When I told people that I would be installing almost 200 markers in Shotover Woods as part of a Holocaust Memorial Day project (The Woods, Breathing), many said the markers wouldn’t stay there long. I however, believing that people – even if they didn’t like the work – would at least respect it, put them in anyway. Besides, I believed the work was powerful, using the act of walking through woods as a means of identifying in a very small way with those who suffered during the Holocaust. And, furthermore, I believe anything which attempts to engage people with something like the Holocaust is worth pursuing. However, within one hour of completing the installation, 3 had already been stolen and over the coming days, the labels were turning up in small piles along with the stands. Clearly there were two different types of vandals at work; those who stole or threw the stands into the undergrowth, and those who were at least a little more considerate. I could almost imagine these methodical vandals as they made their small piles, saying to themselves (and indeed to me) “not here thank you.”
I have made work like this before in public spaces in the city centre. In one work (‘Murder‘) I installed 200 stands in a cemetery in Jericho, a place frequented by drinkers and rough sleepers. Not one of the stands was stolen and only one label was lost. If anything, from my experience, those we might often think of as being on the ‘fringes’ of society are often the most interested. Sadly the same can’t be said of others.
Today I went up to Shotover to take what was left away and found that since my last visit a great many more of the stands had been taken; almost 80 out of the 198 had been removed (at £5 each this is quite a loss) . Furthermore, someone had taken the time to scrawl messages onto some of the labels having clearly not bothered to learn what the work was about.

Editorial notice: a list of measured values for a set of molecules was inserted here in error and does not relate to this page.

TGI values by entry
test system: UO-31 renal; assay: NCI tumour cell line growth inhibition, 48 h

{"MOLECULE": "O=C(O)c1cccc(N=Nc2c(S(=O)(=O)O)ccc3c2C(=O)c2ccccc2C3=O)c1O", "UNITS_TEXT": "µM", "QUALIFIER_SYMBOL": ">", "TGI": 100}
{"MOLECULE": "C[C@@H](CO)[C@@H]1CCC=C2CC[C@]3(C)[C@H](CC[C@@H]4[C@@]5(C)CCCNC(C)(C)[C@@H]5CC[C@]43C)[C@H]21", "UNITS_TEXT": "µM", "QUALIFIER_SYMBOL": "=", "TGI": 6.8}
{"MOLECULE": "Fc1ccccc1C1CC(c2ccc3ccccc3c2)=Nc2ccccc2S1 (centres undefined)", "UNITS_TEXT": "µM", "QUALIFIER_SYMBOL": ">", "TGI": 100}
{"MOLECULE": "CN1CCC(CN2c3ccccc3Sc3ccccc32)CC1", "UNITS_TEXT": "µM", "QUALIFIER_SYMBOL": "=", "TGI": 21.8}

This vandalism was not I believe anything to do with its theme (the Holocaust) but rather an expression of petty narrow-mindedness. Someone who enjoyed the woods, someone who obviously walks through them regularly objected to ‘their walk’ being changed these last few days. One label they defaced is quite revealing:
This work is all about freedom; something denied to so many not only during the Holocaust but in countless times and places, both before and since. Yet all this individual can do with his or her freedom is scrawl remarks and obscenities, to deface a work which aims to remember those for whom freedom was denied as was, in the end, the right to life itself.
Looking at the vandalism by this particular individual, it’s clear they didn’t understand what the work was about. They seemed to think that I was a girl…
…who’d written nice words about the wood. The word civilization on one of the labels and what they wrote beneath is testament to this. What they wrote is also somewhat ironic.